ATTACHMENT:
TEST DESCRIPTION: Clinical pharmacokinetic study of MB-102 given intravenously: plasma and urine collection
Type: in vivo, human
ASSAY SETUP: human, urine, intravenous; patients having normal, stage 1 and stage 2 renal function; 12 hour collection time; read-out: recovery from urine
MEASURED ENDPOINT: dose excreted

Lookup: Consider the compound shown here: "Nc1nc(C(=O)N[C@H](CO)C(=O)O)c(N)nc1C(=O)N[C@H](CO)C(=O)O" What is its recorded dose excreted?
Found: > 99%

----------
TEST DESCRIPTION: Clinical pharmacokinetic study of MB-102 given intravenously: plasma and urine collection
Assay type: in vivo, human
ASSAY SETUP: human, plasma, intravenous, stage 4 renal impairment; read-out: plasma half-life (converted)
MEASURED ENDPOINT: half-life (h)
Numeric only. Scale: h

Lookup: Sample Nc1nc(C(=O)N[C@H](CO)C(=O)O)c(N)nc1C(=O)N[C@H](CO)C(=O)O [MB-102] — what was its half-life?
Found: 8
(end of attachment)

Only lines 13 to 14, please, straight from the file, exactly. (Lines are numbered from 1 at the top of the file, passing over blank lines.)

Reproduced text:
Lookup: Sample Nc1nc(C(=O)N[C@H](CO)C(=O)O)c(N)nc1C(=O)N[C@H](CO)C(=O)O [MB-102] — what was its half-life?
Found: 8